Gentlemen, the
coffee's on the house.

You want cream and
sugar, get a warrant.

Just takes a phone call.

And something
called probable cause.

One lump or two?

[machines clanging]

[workers chattering]

[barge horn blowing]

You wanna try for a warrant?

I'd rather have a quicker fix.

Well, you want a list of
immigrant employees,

you can ask the employer.

Or you can ask Immigration.

[seagulls cawing]

[computer keys clicking]


Nigerian Petroleum's been playing
fast and loose with its E.T.A.-750s.

[phone ringing] Look at this.

42 new employees
just this month?

All of them E.B.3s.

engineers, technicians.

Like plenty of qualified
Americans can't rotate a gasket?

[snorts] How's this one?

Fabian Ayinde, certified as
a native sanitary engineer.

A janitor?

Educational background
to be provided later.

Swinging a mop.
Another lost art in America.

I will help you.
Please do not flog me.

Flog you? What's
he talkin' about?

Do not hit me with a cane.

[cars honking]

Oh, okay. We won't
flog you. This time.

(Briscoe) Now,
what do we get for it?

They said it was the only way.

Swallow the drugs, I
could come to America.

They told me it was safe.

She was so young.

Oh? You knew Kelani?

Every several months,
they send me back.

They told me I would have
to stay in Lagos for good

if I didn't find
other villagers.

My last trip, I met Kelani.

She would do anything for her
child to be born an American.

So you filled her with drugs
and loaded her on a plane?

No. That would be too dangerous.

I traveled the day before.

I waited for her
to arrive at a hotel.

Let me guess. 126th
St. and Broadway?

Who told you to do this, Fabian?

Mr. Marietta.

(Marietta) You must've...

What is this?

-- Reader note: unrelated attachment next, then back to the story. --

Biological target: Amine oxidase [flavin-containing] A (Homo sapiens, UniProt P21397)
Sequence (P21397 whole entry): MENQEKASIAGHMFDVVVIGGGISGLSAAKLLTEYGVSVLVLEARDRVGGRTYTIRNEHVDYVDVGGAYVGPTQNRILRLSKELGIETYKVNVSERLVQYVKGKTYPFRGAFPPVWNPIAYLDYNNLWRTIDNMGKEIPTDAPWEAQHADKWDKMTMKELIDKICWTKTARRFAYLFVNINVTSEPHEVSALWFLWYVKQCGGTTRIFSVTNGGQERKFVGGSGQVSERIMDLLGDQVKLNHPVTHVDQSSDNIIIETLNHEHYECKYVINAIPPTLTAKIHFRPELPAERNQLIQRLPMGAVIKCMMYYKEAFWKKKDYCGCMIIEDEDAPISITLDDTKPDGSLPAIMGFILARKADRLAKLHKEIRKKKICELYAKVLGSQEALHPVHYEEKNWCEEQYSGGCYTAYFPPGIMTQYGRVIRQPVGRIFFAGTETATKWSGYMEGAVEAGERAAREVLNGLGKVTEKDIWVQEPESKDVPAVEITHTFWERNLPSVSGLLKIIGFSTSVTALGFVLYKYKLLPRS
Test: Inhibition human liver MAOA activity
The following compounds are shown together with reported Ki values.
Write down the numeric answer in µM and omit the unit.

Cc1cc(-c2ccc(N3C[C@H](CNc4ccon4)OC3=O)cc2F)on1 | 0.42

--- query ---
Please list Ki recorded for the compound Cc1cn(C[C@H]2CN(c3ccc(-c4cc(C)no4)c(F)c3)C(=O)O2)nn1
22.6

You guys can't
walk in here like this.

We came for the cream and sugar.

Come on, get up.

Philip Marietta,
you're under arrest

for conspiracy to
criminally possess

and sell controlled substances.

You have the right
to remain silent.

Anything you do say

will be used against
you in a court of law...

Conspiracy to smuggle
drugs. Murder two.

That's hardly
white-collar stuff, Jacob.

Aren't you a little out
of your neighborhood?

(Bloom) It doesn't matter
who's at the line, Ben.

A gutterball still
gets a goose egg.

I've represented Nigerian
Petroleum for the last 10 years.

Phil Marietta's good people.

After Kelani's funeral,

I'll submit him for a
good citizen's medal.

I'm glad to see you can smile

while your case
swirls around the bowl.

Fabian Ayinde gave
us a full statement.

Your client's up
to his earlobes.

A janitor?

This Fabian Ayinde has probably
changed his shorts six times

since you picked him
up. He's scared, Ben.

He'll say whatever
you want him to.

In view of what he said,

maybe Mr. Marietta
should visit his laundry.

Walk down any street in Lagos,

and someone will
sell you something.

These people are born
gonifs, it's in their blood.

Jacob, do you
expect me to believe

that Ayinde
engineered this alone?

You want Mr. Big,

he gladly gives you the
only white man he knows.

The only problem is,

Mr. Marietta had
nothing to do with it.

We'll see if the
grand jury agrees.

Just trying to save
you some time,

and face, Ben.

Thanks, Jacob.
I appreciate that.

(Schiff) Jacob Bloom.

[car honks]

I saw him get an insider
trading case dismissed

when the prosecution

had six volumes of
documentary evidence.

This is murder, Adam.

(Schiff) You think the
jury actually gives a damn?

All they'll see are poor African
people with funny names

and they won't know
what the case is about.

They'll go with the
attorney that they like better.

We have an eyewitness.

You have an accomplice.

That gets you into the theater,

but it won't let
you see the show.

You want me to release Marietta?

Until you get some
corroboration, yes.

When she arrived,

Kelani had heroin worth
over $100,000 in her stomach.

Now, who's gonna trust a
janitor with that kind of money?

There was someone
at the hotel with Fabian.

And Fabian conveniently
forgot to tell us who.

I already told the officers.

Did you tell them
everything, Fabian?

Yes, everything.

Mr. Marietta, he
sent me to the hotel

to meet Kelani and
collect the drugs.

Did he send you alone?

Yes. Alone.

If lying was an Olympic sport,

Jesse Owens would
be long forgotten.

He's scared, Don.

25-years-to-life will do that.

My guess is that prison
is the least of his fears.

(Fabian) That is the truth.
I've told you all I know.

That hotel...

The Chestnut Arms.

Do you remember
what room you were in?


Can you spare Briscoe and Logan?

Well, we're talking